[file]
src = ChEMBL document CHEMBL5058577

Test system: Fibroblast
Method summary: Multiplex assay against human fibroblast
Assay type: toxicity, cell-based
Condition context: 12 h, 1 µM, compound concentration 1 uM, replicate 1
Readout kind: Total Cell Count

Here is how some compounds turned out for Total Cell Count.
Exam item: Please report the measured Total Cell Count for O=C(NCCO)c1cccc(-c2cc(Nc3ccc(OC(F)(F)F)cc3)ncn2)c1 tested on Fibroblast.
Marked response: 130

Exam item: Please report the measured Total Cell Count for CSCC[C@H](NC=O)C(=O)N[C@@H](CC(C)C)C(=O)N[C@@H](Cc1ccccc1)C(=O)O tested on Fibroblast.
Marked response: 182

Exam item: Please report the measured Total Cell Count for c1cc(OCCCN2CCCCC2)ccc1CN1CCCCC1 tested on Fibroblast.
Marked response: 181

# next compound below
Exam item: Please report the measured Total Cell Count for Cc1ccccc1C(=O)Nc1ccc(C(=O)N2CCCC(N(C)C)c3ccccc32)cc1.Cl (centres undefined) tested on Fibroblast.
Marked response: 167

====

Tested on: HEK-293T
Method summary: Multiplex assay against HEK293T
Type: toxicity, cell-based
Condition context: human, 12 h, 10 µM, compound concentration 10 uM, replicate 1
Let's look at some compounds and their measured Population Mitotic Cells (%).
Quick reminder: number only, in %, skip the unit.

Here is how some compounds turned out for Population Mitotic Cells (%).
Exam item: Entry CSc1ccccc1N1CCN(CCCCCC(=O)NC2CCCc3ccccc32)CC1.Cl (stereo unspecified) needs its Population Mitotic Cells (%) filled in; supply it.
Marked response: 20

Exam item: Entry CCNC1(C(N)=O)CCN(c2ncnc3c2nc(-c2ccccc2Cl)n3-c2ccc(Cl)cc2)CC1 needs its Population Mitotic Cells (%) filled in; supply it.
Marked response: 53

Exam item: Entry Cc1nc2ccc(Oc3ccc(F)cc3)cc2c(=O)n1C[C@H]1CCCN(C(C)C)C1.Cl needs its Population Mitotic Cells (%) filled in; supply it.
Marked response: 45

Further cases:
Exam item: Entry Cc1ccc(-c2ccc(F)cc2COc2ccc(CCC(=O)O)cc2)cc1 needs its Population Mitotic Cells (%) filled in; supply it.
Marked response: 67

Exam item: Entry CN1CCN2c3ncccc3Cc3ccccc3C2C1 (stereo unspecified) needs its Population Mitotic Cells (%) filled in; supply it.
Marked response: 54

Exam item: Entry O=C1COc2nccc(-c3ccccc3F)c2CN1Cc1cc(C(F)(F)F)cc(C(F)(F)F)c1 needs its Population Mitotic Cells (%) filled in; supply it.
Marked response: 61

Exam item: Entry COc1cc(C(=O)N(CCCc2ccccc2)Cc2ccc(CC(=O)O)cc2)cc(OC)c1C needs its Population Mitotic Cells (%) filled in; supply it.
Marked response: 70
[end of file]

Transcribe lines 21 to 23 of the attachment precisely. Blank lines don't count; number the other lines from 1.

Condition context: human, 12 h, 10 µM, compound concentration 10 uM, replicate 1
Let's look at some compounds and their measured Population Mitotic Cells (%).
Quick reminder: number only, in %, skip the unit.